If you want your next travel destination to rival any place portrayed in an Indiana Jones movie and set in a culture with a contagious zest for life, ERICA ENRIQUEZ says Cusco, Peru is it.
The ancient city of Machu Piccu high in the Andes in Peru.
A city high in the Andes, with an altitude of 3,400 metres (to put it in context, Sydney is at a mere 42 metres, Mt. Kosiousko at 2,228 metres), it is definitely a head spin of a town. Cusco was once the capital of the Inca empire, a civilisation of people who ruled during the 13th and 14th century in what is now known as western South America. Their language, known as Quechua, is still spoken today by rural people in the area surrounding Cusco known as the Sacred Valley. The Inca reign ended in 1526 when Francisco Pizarro arrived with his conquistadors, changing Cusco and the history of the New World forever.
As a result of the Spanish conquest, the city was left with both Spanish and Inca influences evident in the Spanish and Quechua street signage, ancient buildings that abound in the city and even in the faces of the people living and working there.
Most people come to Cusco before hitting the famous Inca Trail that leads to Machu Picchu, but it’s worth acclimatising first with a few day’s rest and regular doses of coca tea (a local drink made from coca leaves, said to help with altitude sickness) or soroche. Besides, just soaking up the atmosphere in the city’s Plaza de Armas really does make you feel like you’re an adventurer.
The Plaza de Armas is home to the cathedral, which was built in 1559 and rivals any European cathedral. It may also remind you of baroque-style churches built by the Spaniards in the Philippines. You can do a tour of the cathedral with a boleto turistico (a tourist ticket that grants entry to many attractions) or you can attend a Sunday mass, which is conducted in Spanish. Genuine church-goers attend, so pulling your camera out during a service is a no-no.
The San Blas area is also popular and it’s known as an artsy part of town filled with beautiful shops, galleries and restaurants, hence it attracts the tourists. So if you’ve got the time, money and energy (it’s up a steep hill) then it should be on your list of places to visit.
For a taste of Inca/Spanish architecture, don’t skip Qorikancha, just off the Avenida El Sol. Once a grand Inca temple covered in gold, it was turned into a church by the Spaniards, who stripped the gold and shipped it all back to Spain. An earthquake in the?1950s revealed the church’s strong ancient foundations and Qorikancha was again recognised as the important Inca site it once was and the Catholic church was left as a part of the structure. A tour of the site explains how important astronomy is in Inca culture.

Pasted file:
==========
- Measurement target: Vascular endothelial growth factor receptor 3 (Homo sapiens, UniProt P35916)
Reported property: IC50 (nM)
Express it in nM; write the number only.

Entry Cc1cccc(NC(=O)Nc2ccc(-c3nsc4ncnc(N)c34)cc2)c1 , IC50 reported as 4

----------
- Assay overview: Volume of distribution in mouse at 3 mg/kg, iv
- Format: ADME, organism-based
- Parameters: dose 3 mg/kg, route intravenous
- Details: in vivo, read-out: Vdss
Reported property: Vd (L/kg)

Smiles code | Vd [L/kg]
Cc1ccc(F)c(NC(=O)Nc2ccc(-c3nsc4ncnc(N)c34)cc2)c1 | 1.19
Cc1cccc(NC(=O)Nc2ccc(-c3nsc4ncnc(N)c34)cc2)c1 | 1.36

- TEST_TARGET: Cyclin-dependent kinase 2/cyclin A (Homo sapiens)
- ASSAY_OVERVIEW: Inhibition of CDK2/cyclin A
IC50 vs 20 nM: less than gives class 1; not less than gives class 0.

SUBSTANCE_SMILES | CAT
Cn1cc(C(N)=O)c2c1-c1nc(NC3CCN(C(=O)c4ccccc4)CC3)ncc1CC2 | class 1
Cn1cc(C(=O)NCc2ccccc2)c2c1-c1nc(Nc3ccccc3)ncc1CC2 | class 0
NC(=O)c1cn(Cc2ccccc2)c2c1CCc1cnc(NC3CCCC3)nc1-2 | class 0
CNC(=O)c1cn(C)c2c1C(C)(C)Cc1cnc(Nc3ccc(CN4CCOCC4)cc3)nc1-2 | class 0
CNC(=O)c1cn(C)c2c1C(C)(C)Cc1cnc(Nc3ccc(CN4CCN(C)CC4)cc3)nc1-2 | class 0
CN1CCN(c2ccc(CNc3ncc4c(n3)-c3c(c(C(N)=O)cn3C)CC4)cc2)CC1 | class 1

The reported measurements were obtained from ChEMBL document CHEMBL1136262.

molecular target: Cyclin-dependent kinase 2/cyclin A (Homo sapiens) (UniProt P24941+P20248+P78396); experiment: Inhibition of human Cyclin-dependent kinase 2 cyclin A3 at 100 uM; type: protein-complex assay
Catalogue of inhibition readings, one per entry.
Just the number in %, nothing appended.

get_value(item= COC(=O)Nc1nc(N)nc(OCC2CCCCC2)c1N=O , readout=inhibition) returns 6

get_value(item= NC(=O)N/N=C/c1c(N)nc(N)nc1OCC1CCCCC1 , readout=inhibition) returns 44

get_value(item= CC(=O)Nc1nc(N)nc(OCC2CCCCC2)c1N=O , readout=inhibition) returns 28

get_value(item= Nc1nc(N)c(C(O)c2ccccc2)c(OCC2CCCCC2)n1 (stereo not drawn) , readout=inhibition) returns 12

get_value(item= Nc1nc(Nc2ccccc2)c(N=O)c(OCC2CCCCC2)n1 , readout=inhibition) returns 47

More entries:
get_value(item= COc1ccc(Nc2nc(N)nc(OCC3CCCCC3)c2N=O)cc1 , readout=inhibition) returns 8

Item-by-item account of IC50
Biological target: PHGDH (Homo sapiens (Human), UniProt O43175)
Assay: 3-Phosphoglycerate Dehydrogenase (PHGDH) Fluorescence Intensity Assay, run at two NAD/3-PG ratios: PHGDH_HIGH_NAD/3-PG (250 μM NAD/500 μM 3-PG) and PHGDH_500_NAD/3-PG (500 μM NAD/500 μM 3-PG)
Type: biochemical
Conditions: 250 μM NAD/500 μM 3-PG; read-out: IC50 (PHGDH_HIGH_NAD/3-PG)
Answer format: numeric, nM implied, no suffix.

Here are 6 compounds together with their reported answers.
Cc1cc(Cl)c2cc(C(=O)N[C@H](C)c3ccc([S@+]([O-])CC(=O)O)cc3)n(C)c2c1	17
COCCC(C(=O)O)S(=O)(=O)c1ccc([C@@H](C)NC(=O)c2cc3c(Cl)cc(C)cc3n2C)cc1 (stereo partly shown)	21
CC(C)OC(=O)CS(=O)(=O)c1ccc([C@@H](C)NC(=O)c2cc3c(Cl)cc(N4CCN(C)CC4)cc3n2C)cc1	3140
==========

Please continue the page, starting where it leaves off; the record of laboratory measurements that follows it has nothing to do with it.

If you’ve just returned from an epic trek and feel the need to unwind and let loose, there are bars and western-style clubs around the Plaza, particularly in Calle Procudores, nicknamed Gringo Alley due to the overwhelming amount of backpackers that flock there. You’ll find Western-style bars such as the Real McCoy, a British bar always crowded with travelers. For the hell of it, try Paddy Flaherty’s, diagonally opposite from Calle Procudores across the Plaza – it’s known as the highest Irish pub in the world!
A typical street near the centre of town.
Part of travelling is eating the local cuisine and Cusco has enough restaurants to suit all tastes and budgets. Wander a little outside the main Plaza because the further you get from the main tourist areas, the cheaper and more authentic your meals become. The plaza right next to it, Plaza Regocijo, has lovely Peruvian restaurants such as Los Portales – reasonably priced good food and great staff too. If you feel like Western-style food, head to Muse in Calle Plateros. It’s funky, friendly and not surprisingly filled with tourists.
The high altitude means you need to keep two things in mind. Keep tabs on the weather before heading to Cusco because it can get quite warm during the day and then much cooler at night. Also, always wear sunscreen as the UV rays are a lot stronger there.
There’s accommodation here to suit all budgets. Backpackers head to Hostal Suecia I*, a charming little hostal right in the heart of the main tourist area. There’s also Misters Inkas*, which has cute little rooms and wonderful staff for those who can fork over a little more dinero. Getting to Cusco is muy fácil. LAN Airlines fly from Sydney to Santiago then to Lima. Star Peru fly regularly to Cusco. Check with your local travel agent when booking flights to ensure you nab a bargain. Prices go from around $1700 return.
* Hotel Suecia 1, www.hostalsuecia1.com; Misters Inkas, www.mistersinkas.com